Safety camera program to remain shelved
By: Shawn Flynn
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CHARLOTTE -- The Queen City’s safety camera program was shut down following a state Supreme Court ruling in 2006, and despite its success in reducing traffic violations, city officials say the program is not coming back.
The court ruled that 90 percent of the revenue generated by the safety camera program would have to go to Charlotte-Mecklenburg Schools but the city estimated that it takes approximately the same 90 percent of funds just to run the program.
Citing the expense of running the cameras, the city decided to shut it down. Since then, law enforcement officials say the number of speeders and red light violators has increased in the areas where the cameras used to be.
City leaders say they had attempted to negotiate a deal with CMS but those talks are over.
“We’ve abandoned the program since 2006,” said Charlotte City Manager Curt Walton. “Some of the signs are still up because that program worked very well from an operational perspective, but we’re not moving ahead at this point.”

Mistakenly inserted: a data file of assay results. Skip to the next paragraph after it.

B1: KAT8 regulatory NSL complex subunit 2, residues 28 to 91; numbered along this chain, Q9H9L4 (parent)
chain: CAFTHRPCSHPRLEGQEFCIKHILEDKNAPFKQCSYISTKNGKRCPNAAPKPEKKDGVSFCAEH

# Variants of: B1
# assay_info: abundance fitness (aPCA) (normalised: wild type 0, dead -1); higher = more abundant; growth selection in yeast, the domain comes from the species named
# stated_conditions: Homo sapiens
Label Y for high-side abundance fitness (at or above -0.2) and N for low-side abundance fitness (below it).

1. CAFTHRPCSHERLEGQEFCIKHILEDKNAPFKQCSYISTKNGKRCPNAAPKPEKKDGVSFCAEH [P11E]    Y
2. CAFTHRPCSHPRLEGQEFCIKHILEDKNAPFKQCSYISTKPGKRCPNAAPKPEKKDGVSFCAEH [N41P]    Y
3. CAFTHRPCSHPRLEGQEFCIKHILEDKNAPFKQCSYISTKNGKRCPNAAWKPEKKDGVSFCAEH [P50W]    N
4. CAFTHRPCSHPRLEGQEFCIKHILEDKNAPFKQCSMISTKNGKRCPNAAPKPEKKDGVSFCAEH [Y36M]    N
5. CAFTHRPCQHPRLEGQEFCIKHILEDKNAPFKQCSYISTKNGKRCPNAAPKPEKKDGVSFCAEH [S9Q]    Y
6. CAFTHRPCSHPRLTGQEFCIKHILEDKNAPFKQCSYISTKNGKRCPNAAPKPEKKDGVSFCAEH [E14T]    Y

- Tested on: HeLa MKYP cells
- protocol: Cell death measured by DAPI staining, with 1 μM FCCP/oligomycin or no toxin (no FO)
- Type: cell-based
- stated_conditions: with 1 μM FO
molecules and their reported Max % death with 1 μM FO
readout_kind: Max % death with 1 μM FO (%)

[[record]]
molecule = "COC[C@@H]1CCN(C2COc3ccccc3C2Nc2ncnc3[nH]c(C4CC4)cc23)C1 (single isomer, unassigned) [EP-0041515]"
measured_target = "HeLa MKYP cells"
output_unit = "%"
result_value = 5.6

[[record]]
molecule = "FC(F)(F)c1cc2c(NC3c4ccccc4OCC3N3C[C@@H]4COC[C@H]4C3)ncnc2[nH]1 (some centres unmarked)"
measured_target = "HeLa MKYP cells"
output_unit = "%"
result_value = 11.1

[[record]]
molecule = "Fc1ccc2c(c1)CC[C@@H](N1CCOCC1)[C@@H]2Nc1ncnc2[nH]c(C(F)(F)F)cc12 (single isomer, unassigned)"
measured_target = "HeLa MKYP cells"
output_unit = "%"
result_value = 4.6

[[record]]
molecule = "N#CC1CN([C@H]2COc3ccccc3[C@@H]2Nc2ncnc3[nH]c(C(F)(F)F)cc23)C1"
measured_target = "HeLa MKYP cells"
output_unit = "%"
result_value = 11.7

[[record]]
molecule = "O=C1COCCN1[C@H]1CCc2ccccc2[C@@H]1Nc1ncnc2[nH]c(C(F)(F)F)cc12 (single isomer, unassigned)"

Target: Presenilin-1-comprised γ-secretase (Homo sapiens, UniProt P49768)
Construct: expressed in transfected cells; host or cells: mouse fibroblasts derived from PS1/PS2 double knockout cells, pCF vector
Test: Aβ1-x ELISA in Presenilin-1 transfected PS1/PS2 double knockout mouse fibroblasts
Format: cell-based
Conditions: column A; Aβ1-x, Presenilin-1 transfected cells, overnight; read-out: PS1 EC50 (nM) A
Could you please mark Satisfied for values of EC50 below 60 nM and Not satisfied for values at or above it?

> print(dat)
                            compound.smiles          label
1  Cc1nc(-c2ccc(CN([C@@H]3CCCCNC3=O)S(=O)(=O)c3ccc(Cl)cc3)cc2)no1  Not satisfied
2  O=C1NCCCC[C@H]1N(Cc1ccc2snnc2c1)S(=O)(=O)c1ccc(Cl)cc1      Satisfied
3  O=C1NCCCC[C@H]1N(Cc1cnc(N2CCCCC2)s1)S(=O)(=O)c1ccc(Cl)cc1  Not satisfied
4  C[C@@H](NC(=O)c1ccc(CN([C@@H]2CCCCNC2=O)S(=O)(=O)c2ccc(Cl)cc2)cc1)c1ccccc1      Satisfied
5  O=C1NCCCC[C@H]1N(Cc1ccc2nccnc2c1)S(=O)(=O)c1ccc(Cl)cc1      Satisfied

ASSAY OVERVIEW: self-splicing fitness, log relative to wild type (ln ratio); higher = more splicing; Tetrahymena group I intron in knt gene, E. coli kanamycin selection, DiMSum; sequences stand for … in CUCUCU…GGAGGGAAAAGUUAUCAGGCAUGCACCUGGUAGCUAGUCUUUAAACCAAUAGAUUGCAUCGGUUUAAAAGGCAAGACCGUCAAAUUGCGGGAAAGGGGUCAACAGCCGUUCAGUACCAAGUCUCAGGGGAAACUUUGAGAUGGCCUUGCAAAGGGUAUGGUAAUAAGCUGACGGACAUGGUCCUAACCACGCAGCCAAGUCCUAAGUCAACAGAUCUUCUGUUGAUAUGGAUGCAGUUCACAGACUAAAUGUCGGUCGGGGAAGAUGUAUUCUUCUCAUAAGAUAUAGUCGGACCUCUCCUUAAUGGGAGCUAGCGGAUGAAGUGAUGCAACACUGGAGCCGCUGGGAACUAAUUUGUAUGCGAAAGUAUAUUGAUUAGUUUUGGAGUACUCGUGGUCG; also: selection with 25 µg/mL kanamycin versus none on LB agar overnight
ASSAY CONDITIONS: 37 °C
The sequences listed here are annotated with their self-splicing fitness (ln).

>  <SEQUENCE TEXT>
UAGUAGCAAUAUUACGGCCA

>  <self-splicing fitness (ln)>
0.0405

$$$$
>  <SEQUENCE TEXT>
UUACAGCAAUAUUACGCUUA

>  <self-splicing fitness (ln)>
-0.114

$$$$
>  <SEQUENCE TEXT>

Even though the safety camera era is over, the city of Charlotte still owes CMS about $4.7 million. Democratic mayoral candidate Anthony Foxx is asking the city council to release those funds in hopes of saving teachers’ jobs.
“This is money that is owed to Charlotte-Mecklenburg Schools; we should release those funds immediately,” Foxx said. "If ever there was a time for the city of Charlotte to help the school system, now is the time."
However, there is no guarantee CMS would even get the money if Mecklenburg County decides to further trim the school district's budget.
The city of Charlotte set aside $2.8 million to pay CMS and the other $1.9 million would come from reserves.
Foxx is asking the council to release those funds at Monday night's meeting.